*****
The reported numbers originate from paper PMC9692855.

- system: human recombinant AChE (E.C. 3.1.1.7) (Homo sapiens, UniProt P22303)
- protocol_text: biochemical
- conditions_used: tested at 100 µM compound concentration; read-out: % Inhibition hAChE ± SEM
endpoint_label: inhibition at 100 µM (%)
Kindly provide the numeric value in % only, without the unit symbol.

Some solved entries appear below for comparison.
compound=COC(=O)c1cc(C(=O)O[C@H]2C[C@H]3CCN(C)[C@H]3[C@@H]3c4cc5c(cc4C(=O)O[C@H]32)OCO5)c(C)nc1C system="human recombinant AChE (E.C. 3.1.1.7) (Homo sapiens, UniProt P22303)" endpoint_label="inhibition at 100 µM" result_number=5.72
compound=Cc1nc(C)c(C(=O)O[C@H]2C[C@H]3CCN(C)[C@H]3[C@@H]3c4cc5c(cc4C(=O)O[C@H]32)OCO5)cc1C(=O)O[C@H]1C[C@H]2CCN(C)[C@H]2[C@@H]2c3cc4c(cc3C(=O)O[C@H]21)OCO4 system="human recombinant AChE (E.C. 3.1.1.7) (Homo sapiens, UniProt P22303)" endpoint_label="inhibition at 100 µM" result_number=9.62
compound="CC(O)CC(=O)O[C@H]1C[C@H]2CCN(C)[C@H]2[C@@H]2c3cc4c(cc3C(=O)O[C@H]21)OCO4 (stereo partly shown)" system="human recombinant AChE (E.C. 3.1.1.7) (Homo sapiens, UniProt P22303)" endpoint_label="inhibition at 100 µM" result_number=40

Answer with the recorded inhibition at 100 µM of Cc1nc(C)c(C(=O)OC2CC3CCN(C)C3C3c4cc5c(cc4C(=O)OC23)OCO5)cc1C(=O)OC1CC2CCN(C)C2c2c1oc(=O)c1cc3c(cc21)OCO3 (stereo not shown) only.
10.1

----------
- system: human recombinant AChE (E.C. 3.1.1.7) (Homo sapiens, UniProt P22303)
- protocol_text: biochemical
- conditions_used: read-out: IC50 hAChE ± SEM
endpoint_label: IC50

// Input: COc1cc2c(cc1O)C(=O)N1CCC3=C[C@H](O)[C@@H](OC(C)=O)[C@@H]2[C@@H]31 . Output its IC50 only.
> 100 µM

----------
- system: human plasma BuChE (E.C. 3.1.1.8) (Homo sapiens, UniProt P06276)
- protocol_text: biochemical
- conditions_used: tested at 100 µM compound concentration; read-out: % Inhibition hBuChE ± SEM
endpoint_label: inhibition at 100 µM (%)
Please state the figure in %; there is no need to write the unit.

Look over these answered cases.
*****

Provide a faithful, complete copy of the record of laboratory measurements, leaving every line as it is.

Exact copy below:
The reported numbers originate from paper PMC9692855.

- system: human recombinant AChE (E.C. 3.1.1.7) (Homo sapiens, UniProt P22303)
- protocol_text: biochemical
- conditions_used: tested at 100 µM compound concentration; read-out: % Inhibition hAChE ± SEM
endpoint_label: inhibition at 100 µM (%)
Kindly provide the numeric value in % only, without the unit symbol.

Some solved entries appear below for comparison.
compound=COC(=O)c1cc(C(=O)O[C@H]2C[C@H]3CCN(C)[C@H]3[C@@H]3c4cc5c(cc4C(=O)O[C@H]32)OCO5)c(C)nc1C system="human recombinant AChE (E.C. 3.1.1.7) (Homo sapiens, UniProt P22303)" endpoint_label="inhibition at 100 µM" result_number=5.72
compound=Cc1nc(C)c(C(=O)O[C@H]2C[C@H]3CCN(C)[C@H]3[C@@H]3c4cc5c(cc4C(=O)O[C@H]32)OCO5)cc1C(=O)O[C@H]1C[C@H]2CCN(C)[C@H]2[C@@H]2c3cc4c(cc3C(=O)O[C@H]21)OCO4 system="human recombinant AChE (E.C. 3.1.1.7) (Homo sapiens, UniProt P22303)" endpoint_label="inhibition at 100 µM" result_number=9.62
compound="CC(O)CC(=O)O[C@H]1C[C@H]2CCN(C)[C@H]2[C@@H]2c3cc4c(cc3C(=O)O[C@H]21)OCO4 (stereo partly shown)" system="human recombinant AChE (E.C. 3.1.1.7) (Homo sapiens, UniProt P22303)" endpoint_label="inhibition at 100 µM" result_number=40

Answer with the recorded inhibition at 100 µM of Cc1nc(C)c(C(=O)OC2CC3CCN(C)C3C3c4cc5c(cc4C(=O)OC23)OCO5)cc1C(=O)OC1CC2CCN(C)C2c2c1oc(=O)c1cc3c(cc21)OCO3 (stereo not shown) only.
10.1

----------
- system: human recombinant AChE (E.C. 3.1.1.7) (Homo sapiens, UniProt P22303)
- protocol_text: biochemical
- conditions_used: read-out: IC50 hAChE ± SEM
endpoint_label: IC50

// Input: COc1cc2c(cc1O)C(=O)N1CCC3=C[C@H](O)[C@@H](OC(C)=O)[C@@H]2[C@@H]31 . Output its IC50 only.
> 100 µM

----------
- system: human plasma BuChE (E.C. 3.1.1.8) (Homo sapiens, UniProt P06276)
- protocol_text: biochemical
- conditions_used: tested at 100 µM compound concentration; read-out: % Inhibition hBuChE ± SEM
endpoint_label: inhibition at 100 µM (%)
Please state the figure in %; there is no need to write the unit.

Look over these answered cases.